Harrison Brown was struggling, and everyone at the Varsity Tennis Center could hear it. 

The encouraging correspondence between Brown and his teammates, once consistently following each point, had reached the lowest volume of the night. The junior had just lost his third straight set of the day, each of which had necessitated at least a seventh game. After one match loss, he was staring down the barrel of a second when he suddenly faced a 3-0 deficit in the second set of his second match.

All of this was readily apparent if you just closed your eyes. 

Throughout the No. 16 Michigan men’s tennis team’s pair of wins last Saturday — a 4-2 afternoon affair against No. 8 Texas Christian and a 4-2 win that evening against Western Michigan — each Wolverines’ point was every teammate’s concern, and they let that be known loudly.

“It’s something that I’ve believed in for 25 years of doing this,” Michigan coach Adam Steinberg said. “Trying to take an individual sport and make it a team sport, and these guys are doing a great job of doing that.”

After a surprisingly straightforward win over the Horned Frogs, the program’s first top-ten victory since 2011 — in which Michigan earned three consecutive straight-sets singles matches — the Wolverines relied on each other to keep the energy boiling over into the nightcap. 

Junior Mattias Siimar, who just hours earlier had clinched the fourth and final point for Michigan’s first win of the day, was mired in a pattern of unforced errors during his No. 1 doubles match.

The remedy? 

Positive communication with his partner, sophomore Andrew Fenty. Having overcome his earlier poor play, Siimar’s powerful serves elicited weaker and weaker returns — plenty of fodder for Fenty, waiting at the net, to smash over the back curtain.

“Mattias and I have great chemistry,” Fenty said. “He’s honestly very easy to play with. We lead the team when we play — our energy, I think everyone can feed off that. It’s a good trickle-down effect.”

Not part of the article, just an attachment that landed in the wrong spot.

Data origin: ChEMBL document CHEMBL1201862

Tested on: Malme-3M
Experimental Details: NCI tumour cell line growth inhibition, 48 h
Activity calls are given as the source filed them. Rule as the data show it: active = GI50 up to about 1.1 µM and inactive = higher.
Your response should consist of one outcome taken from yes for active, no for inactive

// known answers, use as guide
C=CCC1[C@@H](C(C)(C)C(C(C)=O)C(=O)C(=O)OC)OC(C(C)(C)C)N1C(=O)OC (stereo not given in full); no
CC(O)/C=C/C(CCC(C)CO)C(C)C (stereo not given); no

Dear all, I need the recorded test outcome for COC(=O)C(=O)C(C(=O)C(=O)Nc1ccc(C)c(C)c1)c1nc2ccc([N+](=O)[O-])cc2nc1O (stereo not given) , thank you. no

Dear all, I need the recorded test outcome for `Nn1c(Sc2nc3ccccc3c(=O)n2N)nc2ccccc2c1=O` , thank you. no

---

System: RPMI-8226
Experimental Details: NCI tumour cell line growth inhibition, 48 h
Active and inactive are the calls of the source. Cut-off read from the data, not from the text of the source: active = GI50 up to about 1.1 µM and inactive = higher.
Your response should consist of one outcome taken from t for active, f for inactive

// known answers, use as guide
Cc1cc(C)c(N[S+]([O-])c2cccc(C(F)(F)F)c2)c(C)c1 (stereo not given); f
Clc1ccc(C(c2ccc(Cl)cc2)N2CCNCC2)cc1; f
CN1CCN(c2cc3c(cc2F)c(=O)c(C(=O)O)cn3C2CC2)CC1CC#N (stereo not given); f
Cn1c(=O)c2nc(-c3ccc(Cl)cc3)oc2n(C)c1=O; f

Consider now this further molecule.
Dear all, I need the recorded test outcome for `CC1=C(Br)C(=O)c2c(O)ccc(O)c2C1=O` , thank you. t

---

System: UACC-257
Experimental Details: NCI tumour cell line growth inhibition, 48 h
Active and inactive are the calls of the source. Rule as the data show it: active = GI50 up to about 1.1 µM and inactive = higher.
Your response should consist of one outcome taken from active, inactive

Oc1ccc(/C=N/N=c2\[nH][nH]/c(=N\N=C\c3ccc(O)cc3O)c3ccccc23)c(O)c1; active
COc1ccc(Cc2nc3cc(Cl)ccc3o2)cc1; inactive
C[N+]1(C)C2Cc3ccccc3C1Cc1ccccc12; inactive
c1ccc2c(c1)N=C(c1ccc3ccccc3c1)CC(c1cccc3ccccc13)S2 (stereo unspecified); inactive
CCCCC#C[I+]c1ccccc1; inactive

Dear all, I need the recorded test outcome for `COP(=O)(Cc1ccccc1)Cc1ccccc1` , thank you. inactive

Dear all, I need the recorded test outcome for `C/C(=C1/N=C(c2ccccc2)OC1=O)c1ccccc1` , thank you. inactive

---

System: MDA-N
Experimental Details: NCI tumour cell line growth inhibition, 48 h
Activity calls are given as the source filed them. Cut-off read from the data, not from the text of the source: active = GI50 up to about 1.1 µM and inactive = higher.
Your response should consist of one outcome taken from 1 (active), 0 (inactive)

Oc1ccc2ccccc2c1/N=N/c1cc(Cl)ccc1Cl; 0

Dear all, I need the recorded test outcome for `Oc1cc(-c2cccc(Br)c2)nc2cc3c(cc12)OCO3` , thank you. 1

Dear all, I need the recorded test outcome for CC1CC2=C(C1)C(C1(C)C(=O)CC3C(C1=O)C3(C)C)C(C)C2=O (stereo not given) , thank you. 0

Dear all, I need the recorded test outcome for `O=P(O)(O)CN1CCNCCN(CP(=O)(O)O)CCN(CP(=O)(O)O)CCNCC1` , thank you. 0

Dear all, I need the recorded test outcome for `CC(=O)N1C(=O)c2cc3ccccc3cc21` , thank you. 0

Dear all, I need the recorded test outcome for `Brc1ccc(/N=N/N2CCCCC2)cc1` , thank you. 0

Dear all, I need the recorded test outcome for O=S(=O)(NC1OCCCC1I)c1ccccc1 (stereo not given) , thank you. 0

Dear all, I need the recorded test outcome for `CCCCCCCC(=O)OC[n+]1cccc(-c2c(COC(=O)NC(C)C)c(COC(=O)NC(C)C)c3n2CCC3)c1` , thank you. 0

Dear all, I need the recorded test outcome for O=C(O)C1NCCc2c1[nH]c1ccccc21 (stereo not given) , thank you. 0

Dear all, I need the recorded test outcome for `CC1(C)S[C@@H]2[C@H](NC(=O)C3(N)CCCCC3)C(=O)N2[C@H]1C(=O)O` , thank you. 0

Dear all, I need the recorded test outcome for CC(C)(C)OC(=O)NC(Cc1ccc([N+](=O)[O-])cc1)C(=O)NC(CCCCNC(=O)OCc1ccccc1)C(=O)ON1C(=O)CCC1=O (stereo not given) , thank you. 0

During singles play, communication began with equal enthusiasm.

“We’re in this together, Harry, you and me!” senior Connor Johnston — who Steinberg describes as the team’s emotional leader — called toward Brown a few games into their respective matches. Johnston and Brown weren’t even on adjacent courts.

As Brown’s second set grinded on toward his defeat, the cheerful discourse began to lose his voice. The absence of Brown’s contributions underlined his difficulties as much as his opponent’s rising numbers on the scoreboard.

Johnston worked his own opponent deep into games but began to struggle on deuce points. Watching from the balcony, his teammates had a simple message for him.

“Deuce, boy!” 

It was a reminder that this crucial point was not a cause for worry, but for optimism. Johnston had already won three points. What was one more?

The Wolverines worked up the singles points they needed thanks to a pair of straight-sets wins and a dominant latter two sets from Fenty. 

“The best memory obviously is match point for Mattias (Siimar, against Texas Christian) and seeing the guys charge the court and dancing in the locker room after,” Steinberg said.

That may have been Saturday’s exclamation mark, but a win against Western Michigan was the period that concluded the story.

It was a period every player helped type.

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